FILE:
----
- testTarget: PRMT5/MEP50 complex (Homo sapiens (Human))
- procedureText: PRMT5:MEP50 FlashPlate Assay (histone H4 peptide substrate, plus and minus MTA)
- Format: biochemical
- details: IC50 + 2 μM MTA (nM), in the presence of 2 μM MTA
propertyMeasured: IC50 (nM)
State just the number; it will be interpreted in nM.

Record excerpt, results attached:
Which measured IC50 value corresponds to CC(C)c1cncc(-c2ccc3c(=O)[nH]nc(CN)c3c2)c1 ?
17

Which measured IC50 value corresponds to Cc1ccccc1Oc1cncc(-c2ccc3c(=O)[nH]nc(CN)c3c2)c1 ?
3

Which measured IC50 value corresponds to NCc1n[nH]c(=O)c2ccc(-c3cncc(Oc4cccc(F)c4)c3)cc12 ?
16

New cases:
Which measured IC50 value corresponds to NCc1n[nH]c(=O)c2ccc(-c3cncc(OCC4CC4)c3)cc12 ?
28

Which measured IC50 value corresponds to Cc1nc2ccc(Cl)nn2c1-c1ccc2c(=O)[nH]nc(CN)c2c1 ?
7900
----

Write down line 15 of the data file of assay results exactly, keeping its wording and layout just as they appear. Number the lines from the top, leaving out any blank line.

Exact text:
Which measured IC50 value corresponds to NCc1n[nH]c(=O)c2ccc(-c3cncc(OCC4CC4)c3)cc12 ?